Of course, the promotional products industry can (and has) turned to websites to sell items. Does that mean that everyone in the industry has fully embraced the 21st century? Not quite.

Why Lousy Websites?

Our industry organization, ASI, said it themselves: a promotional products distributorship is a business that people can start from home. Some people who want to work from home are great at setting up or even coding websites. Chances are, those people are going to be looking for jobs that have them doing just that.

For the work-at-home folk who aren’t so web-savvy, there still are options for setting up your own promo products website. Like this. Better yet, do me a favor and do a search for “promotional products website templates.” Boy, that’s a lot of companies selling pre-made websites, isn’t it?

And that’s the thing: when there are templates for a task available, few people are going to bother finding a different way to do that task. Research has suggested it: human beings naturally are inclined to be lazy. Someone could argue that pre-made websites are getting more sophisticated-looking, but as I’ve mentioned, innovation takes time to spread.

That’s my theory as to why so many promotional products distributors websites look like my old Geocities efforts. As for our suppliers, well, they make a lot of products. Pens, shirts, tote bags… with all the categories or products there are, I can understand why there are so many text links and images to click on any given home page.

And yet, there’s hope! Some suppliers have been stepping up and challenging themselves to promote their items with incredibly functional new websites. Polyconcept North America (PCNA), a company that includes brands like Leed’s and Trimark under its umbrella, recently launched a new site.

“We really designed this to be as user friendly, along with the retail appearance distributors are looking for,” says Matt Rosenbaum, a representative from PCNA. “I love how we have added so many different ways to filter, to ensure that we are getting you to the product you need as quickly as possible…. This really helps speed up the process, bringing it back to the retail component.”

But PCNA didn’t just add search filters and update the site’s look. “We have also added a place on our site called Marketplace, where will continue to add other suppliers within this area,” Rosenbaum explains. “This benefits all parties involved. For the distributor, they now have one site where other suppliers’ products can easily be viewed. This benefits PCNA as it logically will bring traffic to the site.”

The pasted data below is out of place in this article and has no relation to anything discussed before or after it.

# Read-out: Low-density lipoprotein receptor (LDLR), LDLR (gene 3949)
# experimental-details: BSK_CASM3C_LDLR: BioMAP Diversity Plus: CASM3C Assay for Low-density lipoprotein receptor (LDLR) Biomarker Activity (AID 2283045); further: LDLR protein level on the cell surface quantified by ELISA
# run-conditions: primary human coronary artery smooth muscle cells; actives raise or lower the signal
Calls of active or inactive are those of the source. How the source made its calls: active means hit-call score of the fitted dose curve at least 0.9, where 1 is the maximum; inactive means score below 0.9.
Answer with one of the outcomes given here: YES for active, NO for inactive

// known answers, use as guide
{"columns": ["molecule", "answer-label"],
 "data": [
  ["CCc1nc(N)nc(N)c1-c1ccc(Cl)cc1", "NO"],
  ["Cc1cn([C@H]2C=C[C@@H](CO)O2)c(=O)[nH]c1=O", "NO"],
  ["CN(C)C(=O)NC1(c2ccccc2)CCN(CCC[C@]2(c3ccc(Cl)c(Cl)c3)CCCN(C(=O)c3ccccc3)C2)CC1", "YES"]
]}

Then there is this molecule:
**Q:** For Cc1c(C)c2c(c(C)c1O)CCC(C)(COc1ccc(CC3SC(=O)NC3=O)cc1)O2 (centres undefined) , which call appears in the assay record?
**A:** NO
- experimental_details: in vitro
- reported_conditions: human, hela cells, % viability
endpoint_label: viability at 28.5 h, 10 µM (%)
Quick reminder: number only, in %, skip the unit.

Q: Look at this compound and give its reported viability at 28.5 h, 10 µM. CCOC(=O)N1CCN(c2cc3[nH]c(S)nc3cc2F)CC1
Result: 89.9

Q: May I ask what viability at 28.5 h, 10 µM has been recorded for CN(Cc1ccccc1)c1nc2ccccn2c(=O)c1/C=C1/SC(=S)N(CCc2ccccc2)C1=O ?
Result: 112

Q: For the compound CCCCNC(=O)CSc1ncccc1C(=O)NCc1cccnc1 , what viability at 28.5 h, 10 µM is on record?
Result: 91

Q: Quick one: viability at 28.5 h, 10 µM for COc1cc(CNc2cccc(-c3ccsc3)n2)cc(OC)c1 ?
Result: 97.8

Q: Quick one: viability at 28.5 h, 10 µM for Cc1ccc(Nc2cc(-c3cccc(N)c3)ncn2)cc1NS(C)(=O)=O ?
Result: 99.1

New ideas are good for business. Interesting thought!

As far as businesses go, research and promotional materials suggest that the promotional products industry is one of the easier ones for budding entrepreneurs to wade into. It’s also one of the more profitable ones; the Advertising Specialty Institute pegs it as a $20.5 billion industry.

With all of that money flowing, perhaps we can afford a little more innovation.

What do you think? Let us know in the comments below!

expand your brand

Sheila Johnson

Sheila Johnson is a member of the Content Team at Quality Logo Products. Prior to joining QLP, she worked freelance in a number of capacities, including writing, editing, digital art restoration, and sorting stuff in a warehouse, because money is money. She enjoys birdwatching, hiking, and reading, which doesn't make her sound old at all. Other likes: dark chocolate, comics, science, socks with bright patterns. Dislikes: how cold her toes are ALL THE TIME. You can connect with Sheila on


  1. Jon

    Great Article – though I think a good point is missing from the argument … “if it ain’t broke, don’t fix it”. Maybe its because I work for a forward thinking company (aka Quality Logo Products), but I think a lot of people in this industry are working hard and are keeping busy . . . so if you aren’t selling, it’s probably because of your skills and you personally, not your marketing or website.
    I am not saying people shouldn’t update their info and be more current – I appreciate that my company always looks to innovate something – but I get how easy it is for companies to get comfortable and be satisfied with what they have.
    This industry does need more Don Draper types “Get hungry even though you’ve just eaten . . . What is happiness? its a moment before you need more happiness” to help shake it up and bring it forward – but with a lot of people just looking to stay the course, it will be a tough road.